A long spell of inclement weather seems to have wreaked havoc on California’s bats, reports the Sacramento Bee. “Emaciated and seemingly exhausted, bats are landing in yards around Northern California, possibly starving as a consequence of the cold, wet spring,” reporter Edie Lay wrote on April 23.
Dharma Webber, founder of the California Native Bat Conservancy, told the newspaper that weather reduced the number of flying insects on which the bats depend. All bat species found in the Sacramento area feed on flying insects, the Bee said. Although there is no scientific data to confirm Webber’s grim assessment, she said the bats look like starving animals: “You can see their ribs, their backbones, and (the area) where the intestine and the stomach are is completely sunk through to the back.”
The Bee said Webber worries that fear of rabies could cause people to “freak out” if they find a sick bat. She urges residents to call for help rather than killing the animal. And she cautioned: Do not handle bats or any other wild animal.
Although bats, like other mammals, can contract rabies, less than one-half of one percent are infected, and bat-related cases of human rabies are extremely rare.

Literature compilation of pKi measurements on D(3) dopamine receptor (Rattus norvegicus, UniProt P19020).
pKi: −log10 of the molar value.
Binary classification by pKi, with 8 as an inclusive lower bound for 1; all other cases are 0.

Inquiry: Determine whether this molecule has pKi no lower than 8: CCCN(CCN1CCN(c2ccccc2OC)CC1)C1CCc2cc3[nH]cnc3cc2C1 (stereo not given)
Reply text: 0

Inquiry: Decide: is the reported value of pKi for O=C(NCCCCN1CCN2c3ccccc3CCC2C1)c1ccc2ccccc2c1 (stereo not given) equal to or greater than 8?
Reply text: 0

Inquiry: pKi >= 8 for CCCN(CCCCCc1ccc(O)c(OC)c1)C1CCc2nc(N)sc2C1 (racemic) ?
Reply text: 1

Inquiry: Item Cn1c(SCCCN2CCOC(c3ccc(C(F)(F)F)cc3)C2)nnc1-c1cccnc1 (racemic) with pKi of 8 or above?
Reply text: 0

The newspaper reports that a number of bat experts and entomologists agree that the usual springtime proliferation of insects is delayed this season, and bats could be suffering as a result.
The Bee also noted that biologist Mark Brigham, a biologist at the University of Regina in Canada documented problems in bats during the exceptionally rainy summer of 1990 in a desert region of British Columbia. Brigham noted that only about 20 percent of female bats studied reproduced that year, Brigham said. Researchers also found birds dead of starvation.
By the time the rains ended and the insect population rebounded during the summer, it was too late for the bats. “It would take a number of years for the population to recover,” Brigham told the newspaper.